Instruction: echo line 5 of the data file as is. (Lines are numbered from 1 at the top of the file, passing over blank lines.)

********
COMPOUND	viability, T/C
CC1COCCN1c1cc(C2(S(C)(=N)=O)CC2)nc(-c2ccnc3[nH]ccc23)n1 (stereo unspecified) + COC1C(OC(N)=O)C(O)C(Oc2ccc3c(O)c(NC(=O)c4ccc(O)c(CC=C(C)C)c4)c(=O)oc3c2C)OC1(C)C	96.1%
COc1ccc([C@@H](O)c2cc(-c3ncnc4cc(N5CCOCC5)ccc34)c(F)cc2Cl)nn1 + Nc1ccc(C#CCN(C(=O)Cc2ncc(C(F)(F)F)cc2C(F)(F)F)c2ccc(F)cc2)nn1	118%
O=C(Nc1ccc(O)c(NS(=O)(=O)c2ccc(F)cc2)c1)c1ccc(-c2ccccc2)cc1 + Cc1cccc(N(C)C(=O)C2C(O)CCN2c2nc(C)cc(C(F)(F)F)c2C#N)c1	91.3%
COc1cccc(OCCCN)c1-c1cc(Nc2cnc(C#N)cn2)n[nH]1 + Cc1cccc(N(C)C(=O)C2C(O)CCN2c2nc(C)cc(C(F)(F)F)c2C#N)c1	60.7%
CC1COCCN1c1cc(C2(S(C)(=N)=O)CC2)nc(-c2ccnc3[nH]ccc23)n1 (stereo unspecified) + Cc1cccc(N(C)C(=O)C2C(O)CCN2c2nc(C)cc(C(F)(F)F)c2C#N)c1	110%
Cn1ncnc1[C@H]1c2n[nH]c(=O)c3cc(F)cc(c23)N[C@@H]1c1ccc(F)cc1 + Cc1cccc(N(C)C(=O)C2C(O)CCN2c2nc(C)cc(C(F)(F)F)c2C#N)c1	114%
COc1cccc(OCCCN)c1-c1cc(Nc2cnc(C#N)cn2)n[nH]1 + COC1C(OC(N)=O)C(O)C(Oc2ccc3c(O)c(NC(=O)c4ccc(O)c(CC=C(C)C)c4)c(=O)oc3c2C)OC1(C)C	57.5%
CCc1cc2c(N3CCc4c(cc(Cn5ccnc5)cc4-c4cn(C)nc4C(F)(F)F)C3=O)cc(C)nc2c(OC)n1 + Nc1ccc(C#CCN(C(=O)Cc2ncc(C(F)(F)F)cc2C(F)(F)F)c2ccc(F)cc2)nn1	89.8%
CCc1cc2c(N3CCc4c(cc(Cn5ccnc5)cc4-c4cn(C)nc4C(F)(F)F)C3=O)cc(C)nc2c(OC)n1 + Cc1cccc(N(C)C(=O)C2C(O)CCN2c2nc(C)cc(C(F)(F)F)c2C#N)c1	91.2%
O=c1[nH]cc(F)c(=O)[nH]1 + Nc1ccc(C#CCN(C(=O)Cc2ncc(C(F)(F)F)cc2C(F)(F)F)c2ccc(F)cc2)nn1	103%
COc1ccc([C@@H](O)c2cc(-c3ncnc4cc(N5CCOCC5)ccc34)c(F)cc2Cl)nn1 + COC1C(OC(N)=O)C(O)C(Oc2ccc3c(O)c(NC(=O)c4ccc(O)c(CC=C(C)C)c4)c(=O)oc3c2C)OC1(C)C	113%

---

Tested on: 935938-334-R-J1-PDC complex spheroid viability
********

COc1cccc(OCCCN)c1-c1cc(Nc2cnc(C#N)cn2)n[nH]1 + Cc1cccc(N(C)C(=O)C2C(O)CCN2c2nc(C)cc(C(F)(F)F)c2C#N)c1	60.7%